How has the public opinion on Brexit changed?

Brexit negotiations might lurch from one crisis to another, but we can sleep soundly over the coming weeks knowing that supplies of Magnums have been protected. Unilever have announced recently that they’ve stockpiled the ice cream along with crates and crates of Lynx and Sure deodorant. That’s one bit of really good news among the gloom.  Following Brexit we might be starving, unable to get a doctor’s appointment or buy petrol but we can go to work smelling sweet!

On a more serious note, with all the scaremongering going on about Brexit at present, here at Retail Maxim, we wanted to understand if consumers are genuinely concerned enough to be stockpiling food and essential items, just in case of a ‘no deal’ outcome. As always, we went to the polls and asked. We asked a base of nearly 1200 people “As a result of Brexit are you planning to stockpile any food and household essentials in case of a ‘no deal’ outcome?”

From the responses, it is evident that stockpiling food is not a top priority for most of us at present, with 84% saying that they NOT planning to stockpile food and household essentials. However, there were still nearly 10% that said they were planning to with the rest undecided. It will be interesting to see if this changes as the Brexit crisis deepens and evolves!

Stepping back from the individual issues that Brexit throws up we were also interested to understand if people’s opinions or desire to either leave or remain has changed since we all voted back in 2016. It’s clear that so much more information has emerged since the original referendum. So, we asked another poll of nearly 1200 consumers: “Knowing everything you know today about Brexit, if you had the chance to vote again, how would you now vote in a referendum about whether the UK should leave the EU?”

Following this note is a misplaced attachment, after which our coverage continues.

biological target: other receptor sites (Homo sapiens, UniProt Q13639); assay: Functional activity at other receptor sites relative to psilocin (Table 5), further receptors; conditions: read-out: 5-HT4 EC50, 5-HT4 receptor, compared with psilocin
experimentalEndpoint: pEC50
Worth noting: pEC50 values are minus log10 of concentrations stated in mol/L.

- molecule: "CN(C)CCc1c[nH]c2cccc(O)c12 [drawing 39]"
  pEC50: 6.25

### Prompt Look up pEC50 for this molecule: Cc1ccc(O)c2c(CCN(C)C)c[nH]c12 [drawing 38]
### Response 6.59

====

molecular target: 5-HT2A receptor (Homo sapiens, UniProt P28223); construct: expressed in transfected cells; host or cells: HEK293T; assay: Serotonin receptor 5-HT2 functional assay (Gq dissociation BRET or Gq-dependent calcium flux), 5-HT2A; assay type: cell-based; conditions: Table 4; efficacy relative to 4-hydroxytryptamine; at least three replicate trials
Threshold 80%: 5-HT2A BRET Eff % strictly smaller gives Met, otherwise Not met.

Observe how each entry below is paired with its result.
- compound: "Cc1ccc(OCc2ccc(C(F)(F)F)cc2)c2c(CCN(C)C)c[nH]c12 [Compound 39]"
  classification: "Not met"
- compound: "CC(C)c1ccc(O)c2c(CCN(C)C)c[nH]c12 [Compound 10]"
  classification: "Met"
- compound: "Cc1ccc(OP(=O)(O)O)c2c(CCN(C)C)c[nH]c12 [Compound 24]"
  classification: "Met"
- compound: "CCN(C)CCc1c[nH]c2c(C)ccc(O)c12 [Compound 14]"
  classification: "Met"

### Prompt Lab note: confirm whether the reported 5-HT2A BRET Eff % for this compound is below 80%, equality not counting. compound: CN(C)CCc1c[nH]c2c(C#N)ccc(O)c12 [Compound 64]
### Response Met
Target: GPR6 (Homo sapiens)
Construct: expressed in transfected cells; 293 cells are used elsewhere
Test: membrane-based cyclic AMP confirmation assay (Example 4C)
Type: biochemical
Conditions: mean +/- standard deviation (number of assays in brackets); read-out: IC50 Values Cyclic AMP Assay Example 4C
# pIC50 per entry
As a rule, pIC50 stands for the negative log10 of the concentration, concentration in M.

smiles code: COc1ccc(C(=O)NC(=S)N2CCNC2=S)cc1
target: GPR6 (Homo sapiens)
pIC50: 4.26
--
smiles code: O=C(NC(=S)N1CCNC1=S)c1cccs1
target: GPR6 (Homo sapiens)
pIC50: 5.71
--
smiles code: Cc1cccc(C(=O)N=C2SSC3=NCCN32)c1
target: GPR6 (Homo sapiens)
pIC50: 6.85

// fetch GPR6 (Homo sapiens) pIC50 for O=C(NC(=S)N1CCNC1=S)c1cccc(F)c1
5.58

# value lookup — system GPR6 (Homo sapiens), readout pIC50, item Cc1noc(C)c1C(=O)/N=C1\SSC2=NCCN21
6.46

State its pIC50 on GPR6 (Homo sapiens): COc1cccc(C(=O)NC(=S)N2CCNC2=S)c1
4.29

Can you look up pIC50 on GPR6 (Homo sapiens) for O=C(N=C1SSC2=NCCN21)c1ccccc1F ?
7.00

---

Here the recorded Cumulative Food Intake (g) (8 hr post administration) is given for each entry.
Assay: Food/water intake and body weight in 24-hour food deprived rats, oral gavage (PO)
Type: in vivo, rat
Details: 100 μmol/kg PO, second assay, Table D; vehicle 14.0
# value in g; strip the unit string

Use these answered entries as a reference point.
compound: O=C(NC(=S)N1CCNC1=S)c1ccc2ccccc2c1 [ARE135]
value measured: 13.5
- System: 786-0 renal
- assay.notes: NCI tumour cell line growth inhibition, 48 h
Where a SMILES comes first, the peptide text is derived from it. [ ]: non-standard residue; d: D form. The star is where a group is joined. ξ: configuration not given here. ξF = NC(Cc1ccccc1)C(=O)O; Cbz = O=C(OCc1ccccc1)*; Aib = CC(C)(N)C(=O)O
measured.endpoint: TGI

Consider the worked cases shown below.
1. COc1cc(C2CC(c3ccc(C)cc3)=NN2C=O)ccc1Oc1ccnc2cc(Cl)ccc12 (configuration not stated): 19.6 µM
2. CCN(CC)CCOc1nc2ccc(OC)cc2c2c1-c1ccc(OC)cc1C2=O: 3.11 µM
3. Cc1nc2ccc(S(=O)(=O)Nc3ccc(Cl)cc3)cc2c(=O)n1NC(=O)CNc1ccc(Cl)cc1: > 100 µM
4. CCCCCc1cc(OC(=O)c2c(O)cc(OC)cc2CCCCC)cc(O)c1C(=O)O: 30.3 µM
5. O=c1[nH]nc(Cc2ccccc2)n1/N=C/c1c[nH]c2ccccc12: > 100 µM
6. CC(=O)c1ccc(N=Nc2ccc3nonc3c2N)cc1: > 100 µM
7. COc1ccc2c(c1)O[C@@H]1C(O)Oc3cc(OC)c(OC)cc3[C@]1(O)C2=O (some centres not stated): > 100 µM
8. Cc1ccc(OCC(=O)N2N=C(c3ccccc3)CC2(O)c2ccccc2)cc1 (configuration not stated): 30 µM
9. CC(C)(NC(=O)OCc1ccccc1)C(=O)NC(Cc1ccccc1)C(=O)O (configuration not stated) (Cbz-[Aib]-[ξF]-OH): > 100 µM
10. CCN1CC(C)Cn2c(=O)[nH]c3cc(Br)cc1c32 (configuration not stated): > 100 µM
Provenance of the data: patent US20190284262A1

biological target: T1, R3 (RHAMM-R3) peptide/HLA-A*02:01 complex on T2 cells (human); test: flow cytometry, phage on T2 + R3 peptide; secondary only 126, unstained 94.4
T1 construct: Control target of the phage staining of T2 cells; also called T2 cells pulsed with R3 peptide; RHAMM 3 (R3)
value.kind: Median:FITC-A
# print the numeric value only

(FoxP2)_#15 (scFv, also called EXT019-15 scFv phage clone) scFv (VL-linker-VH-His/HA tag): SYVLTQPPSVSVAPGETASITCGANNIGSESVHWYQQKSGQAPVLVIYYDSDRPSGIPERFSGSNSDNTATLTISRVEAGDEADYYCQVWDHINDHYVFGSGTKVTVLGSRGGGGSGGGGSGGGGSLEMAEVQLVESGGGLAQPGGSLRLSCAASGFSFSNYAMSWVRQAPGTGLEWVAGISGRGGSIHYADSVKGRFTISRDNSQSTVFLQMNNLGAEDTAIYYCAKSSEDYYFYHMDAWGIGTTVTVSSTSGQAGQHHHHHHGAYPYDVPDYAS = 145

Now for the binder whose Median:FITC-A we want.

Despite the relatively small sample, from our poll, it would appear that there is a definite trend back towards remain with 46.39% of the respondents answering that they would now vote to remain in the EU, compared to just 42.86% who said they would still vote to leave. This indicates that things may have changed since we all voted back in 2016. Our findings are also consistent with those of other national polls.

There is so much confusion surrounding Brexit that nobody really knows what the outcome will be which causes uncertainty and directly affects consumer spending. Here at Retail Maxim, we care about the future of retail. If you want to find out more about how your business can thrive in these uncertain times, get in touch.